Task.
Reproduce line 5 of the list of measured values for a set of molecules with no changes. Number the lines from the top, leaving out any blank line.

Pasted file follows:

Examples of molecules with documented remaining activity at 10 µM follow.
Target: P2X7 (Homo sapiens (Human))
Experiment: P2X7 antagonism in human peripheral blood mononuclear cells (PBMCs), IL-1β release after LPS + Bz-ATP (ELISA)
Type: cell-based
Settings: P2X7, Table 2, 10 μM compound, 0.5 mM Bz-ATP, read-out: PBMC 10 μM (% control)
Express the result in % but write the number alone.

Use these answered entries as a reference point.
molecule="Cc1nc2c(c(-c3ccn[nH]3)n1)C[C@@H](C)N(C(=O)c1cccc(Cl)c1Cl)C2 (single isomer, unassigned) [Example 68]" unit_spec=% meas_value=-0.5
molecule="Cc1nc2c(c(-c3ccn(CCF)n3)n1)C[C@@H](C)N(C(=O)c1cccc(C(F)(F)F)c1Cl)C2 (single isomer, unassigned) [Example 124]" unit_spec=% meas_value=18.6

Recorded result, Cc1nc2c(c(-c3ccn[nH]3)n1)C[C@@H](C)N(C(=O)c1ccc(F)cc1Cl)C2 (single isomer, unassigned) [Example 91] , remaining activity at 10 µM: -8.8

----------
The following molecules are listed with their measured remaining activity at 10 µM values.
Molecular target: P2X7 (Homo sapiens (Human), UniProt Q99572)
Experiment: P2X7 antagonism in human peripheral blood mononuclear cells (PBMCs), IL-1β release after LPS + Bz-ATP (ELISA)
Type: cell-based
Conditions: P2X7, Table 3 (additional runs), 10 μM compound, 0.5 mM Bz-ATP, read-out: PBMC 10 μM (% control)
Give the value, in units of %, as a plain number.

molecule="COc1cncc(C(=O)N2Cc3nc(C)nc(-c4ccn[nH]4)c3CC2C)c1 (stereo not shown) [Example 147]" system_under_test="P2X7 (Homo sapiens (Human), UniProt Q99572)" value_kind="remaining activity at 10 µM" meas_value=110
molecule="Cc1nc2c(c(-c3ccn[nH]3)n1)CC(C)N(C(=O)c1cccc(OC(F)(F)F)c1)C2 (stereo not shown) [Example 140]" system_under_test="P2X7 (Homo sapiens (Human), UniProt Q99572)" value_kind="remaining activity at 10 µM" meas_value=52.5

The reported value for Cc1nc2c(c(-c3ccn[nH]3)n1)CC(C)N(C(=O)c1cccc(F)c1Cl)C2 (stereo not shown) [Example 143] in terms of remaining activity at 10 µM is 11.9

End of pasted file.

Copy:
Settings: P2X7, Table 2, 10 μM compound, 0.5 mM Bz-ATP, read-out: PBMC 10 μM (% control)